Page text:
Internationalizing UTIA Efforts Through the China Scholars Program

Spring of 2018 will be a special time of celebration for graduates, but this time will also mark a milestone for the China Scholars Program—the first program cohort graduates will walk across the stage. One of those students is Lidong Li, a doctoral candidate for an Environmental and Soil Sciences degree in the department of Biosystems Engineering and Soil Science. Li was recruited from the University of Chinese Academy of Sciences, Institute of Applied Ecology, and is now advised by Dr. Sean Schaeffer. She describes the diversity of her experience and has been involved with more than a halfdozen research projects while also taking coursework. According to Li, what makes this experience unique is that the China Scholars Program provides a network for the visiting student; she has connected with many outstanding professors and students. Ultimately, she plans to continue scientific research in a university setting.

Partnerships between UTIA and China have existed formally since 2007, with the development of the Joint Research Center for Ecosystem and Environmental Change (JRCEEC). Key members of the group sought opportunities to extend the China-US partnership beyond yearly meetings, and conversations eventually led to the signing of a 2012 memorandum of understanding for the China Scholars Program.

China and the United States boast the largest agricultural economies in the world; both countries also share the need to feed a growing population with fewer resources while also maintaining environmental sustainability. The China Scholars Program is a partnership between the UT System, UTK, and UTIA. Each year, a cohort of Chinese students is invited to work on their PhD with UTK and UTIA faculty. As part of the agreement, the sponsoring professor pays for the student’s tuition at an in-state rate, and the Chinese government, through a fellowship, provides the student’s travel expense, medical insurance, and living stipend. The fellowship is sponsored through the China Scholarship Council, a nonprofit program under the Ministry of Education. The out-of-state tuition is paid for by the UTK Chancellor’s office. Students are recruited from China Agricultural University, Nanjing University, and the Institute of Applied Ecology, Chinese Academy of Sciences in Shenyang. Students pursue degrees in the broad areas of energy and the environment.

Through this partnership, UTIA faculty have developed collaborations with Chinese universities to internationalize teaching, research, and collaboration efforts with the hopes of addressing grand agricultural challenges. China is an ideal country to partner with because the US and China have similar agricultural systems, a wide diversity of climate ranges (from cold climates to subtropical), and face similar energy and environmental issues. The United States and China are also the two largest economies in the world.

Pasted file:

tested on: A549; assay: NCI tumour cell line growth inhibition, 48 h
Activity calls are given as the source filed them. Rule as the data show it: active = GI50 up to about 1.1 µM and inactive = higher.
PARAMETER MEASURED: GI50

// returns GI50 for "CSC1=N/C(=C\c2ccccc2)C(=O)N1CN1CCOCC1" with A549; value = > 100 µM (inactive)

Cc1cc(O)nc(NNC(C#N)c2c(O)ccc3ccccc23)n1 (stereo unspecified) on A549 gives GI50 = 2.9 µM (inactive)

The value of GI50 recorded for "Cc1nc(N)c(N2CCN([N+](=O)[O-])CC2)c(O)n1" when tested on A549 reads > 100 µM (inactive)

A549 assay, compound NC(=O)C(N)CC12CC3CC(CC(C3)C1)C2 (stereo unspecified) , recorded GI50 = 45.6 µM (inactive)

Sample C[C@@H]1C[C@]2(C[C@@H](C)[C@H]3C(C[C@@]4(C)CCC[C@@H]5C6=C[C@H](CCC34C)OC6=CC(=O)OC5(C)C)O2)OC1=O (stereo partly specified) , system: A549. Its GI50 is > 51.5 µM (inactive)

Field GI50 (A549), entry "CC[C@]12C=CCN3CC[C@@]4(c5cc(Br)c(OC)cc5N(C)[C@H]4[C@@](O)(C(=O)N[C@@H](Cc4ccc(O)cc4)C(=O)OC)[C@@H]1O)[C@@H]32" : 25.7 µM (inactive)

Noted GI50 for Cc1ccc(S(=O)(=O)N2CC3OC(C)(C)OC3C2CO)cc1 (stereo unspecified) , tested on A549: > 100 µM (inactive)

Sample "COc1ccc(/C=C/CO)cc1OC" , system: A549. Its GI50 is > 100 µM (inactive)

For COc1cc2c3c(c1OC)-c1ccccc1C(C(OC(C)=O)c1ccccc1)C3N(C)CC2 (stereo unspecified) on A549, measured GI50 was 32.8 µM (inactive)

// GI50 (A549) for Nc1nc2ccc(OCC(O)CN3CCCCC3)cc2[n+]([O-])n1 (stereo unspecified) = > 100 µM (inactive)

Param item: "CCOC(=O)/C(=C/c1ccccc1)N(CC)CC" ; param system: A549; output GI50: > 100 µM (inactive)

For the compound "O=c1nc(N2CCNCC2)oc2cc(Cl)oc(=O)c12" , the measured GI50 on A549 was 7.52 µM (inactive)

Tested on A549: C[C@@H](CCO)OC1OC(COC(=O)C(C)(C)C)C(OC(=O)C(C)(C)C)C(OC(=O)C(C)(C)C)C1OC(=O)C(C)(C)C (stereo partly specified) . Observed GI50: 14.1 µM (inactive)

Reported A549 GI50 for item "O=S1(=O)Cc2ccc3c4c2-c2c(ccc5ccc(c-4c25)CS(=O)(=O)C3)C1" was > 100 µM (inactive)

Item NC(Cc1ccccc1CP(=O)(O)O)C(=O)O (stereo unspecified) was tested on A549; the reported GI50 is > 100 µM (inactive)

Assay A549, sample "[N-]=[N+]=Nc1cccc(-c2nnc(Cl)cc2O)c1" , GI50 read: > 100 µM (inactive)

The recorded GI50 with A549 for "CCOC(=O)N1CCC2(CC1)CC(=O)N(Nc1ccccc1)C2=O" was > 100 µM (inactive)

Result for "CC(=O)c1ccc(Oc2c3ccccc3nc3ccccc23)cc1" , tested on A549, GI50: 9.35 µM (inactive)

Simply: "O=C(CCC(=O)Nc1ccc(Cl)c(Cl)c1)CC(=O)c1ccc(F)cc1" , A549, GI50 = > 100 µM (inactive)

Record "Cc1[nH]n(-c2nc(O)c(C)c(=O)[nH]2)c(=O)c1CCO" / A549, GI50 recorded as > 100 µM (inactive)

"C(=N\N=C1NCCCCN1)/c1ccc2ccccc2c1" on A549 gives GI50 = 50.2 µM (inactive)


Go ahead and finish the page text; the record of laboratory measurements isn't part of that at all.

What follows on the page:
Dr. Joe Zhuang, Research Professor in the Department of Biosystems Engineering and Soil Science, describes this partnership as special and says that the enduring relationship has been sustainable because of the trust between both countries developed through the program. He sees these activities as beneficial to both countries, and the program can especially advance the careers of early faculty and graduate students and future investment of industry to Tennessee.

Dr. John Stier, Associate Dean of CASNR, says that one positive outcome of working with China is that our partnership, “stimulates interest among top Chinese students to pursue degrees in the United States” and that to-date, fifteen PhD students are currently participating in the China Scholars Program. The third cohort of students will start in fall of 2017.

Other benefits of the program include increased faculty research activity with Chinese partners, access to trained graduate students, and international collaboration opportunities. These collaborations extend faculty networks beyond their own office, their own lab, and sometimes their own research area. Faculty who participate in this program benefit through increased collaboration with international researchers, broadening their network, and increasing their research output through papers published in the refereed literature and presentations given at scientific conferences. This program also gives faculty access to trained graduate students, further improving their productivity through increased data collection and analysis. Through this program, UTIA and UTK faculty are able to train international students for the cost of an in-state student. A final benefit to collaborating with China is shared access to labs, datasets, and grants. Increasingly, faculty are evaluated on their international activity; the China Scholars Program is an effective tool for faculty to increase their productivity while increasing their international engagement.

Director of UTIA International Programs Dr. Tom Gill indicates that, “If we are serious about international engagement in the future, we have to realize that China is going to be a major player. We need to look at Chinese institutions as a potential collaborator rather than competitors, especially if we are going to address the challenge of feeding the world.”